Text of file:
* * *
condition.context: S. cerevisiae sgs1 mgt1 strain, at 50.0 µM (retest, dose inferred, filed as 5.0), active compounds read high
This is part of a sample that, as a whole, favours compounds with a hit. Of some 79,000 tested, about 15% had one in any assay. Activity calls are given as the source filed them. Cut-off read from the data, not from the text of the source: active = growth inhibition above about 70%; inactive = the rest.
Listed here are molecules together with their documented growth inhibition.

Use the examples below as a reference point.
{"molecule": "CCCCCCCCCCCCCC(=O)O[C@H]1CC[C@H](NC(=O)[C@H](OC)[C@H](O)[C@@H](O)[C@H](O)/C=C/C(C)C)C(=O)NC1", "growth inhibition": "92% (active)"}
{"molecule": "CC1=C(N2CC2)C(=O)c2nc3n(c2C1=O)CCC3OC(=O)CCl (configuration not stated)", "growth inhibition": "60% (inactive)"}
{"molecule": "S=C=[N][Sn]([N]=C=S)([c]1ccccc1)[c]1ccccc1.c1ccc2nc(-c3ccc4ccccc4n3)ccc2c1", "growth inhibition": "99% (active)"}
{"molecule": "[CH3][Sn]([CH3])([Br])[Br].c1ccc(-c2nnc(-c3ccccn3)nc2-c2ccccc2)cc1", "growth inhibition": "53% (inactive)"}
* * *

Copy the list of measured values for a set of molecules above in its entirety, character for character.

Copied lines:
condition.context: S. cerevisiae sgs1 mgt1 strain, at 50.0 µM (retest, dose inferred, filed as 5.0), active compounds read high
This is part of a sample that, as a whole, favours compounds with a hit. Of some 79,000 tested, about 15% had one in any assay. Activity calls are given as the source filed them. Cut-off read from the data, not from the text of the source: active = growth inhibition above about 70%; inactive = the rest.
Listed here are molecules together with their documented growth inhibition.

Use the examples below as a reference point.
{"molecule": "CCCCCCCCCCCCCC(=O)O[C@H]1CC[C@H](NC(=O)[C@H](OC)[C@H](O)[C@@H](O)[C@H](O)/C=C/C(C)C)C(=O)NC1", "growth inhibition": "92% (active)"}
{"molecule": "CC1=C(N2CC2)C(=O)c2nc3n(c2C1=O)CCC3OC(=O)CCl (configuration not stated)", "growth inhibition": "60% (inactive)"}
{"molecule": "S=C=[N][Sn]([N]=C=S)([c]1ccccc1)[c]1ccccc1.c1ccc2nc(-c3ccc4ccccc4n3)ccc2c1", "growth inhibition": "99% (active)"}
{"molecule": "[CH3][Sn]([CH3])([Br])[Br].c1ccc(-c2nnc(-c3ccccn3)nc2-c2ccccc2)cc1", "growth inhibition": "53% (inactive)"}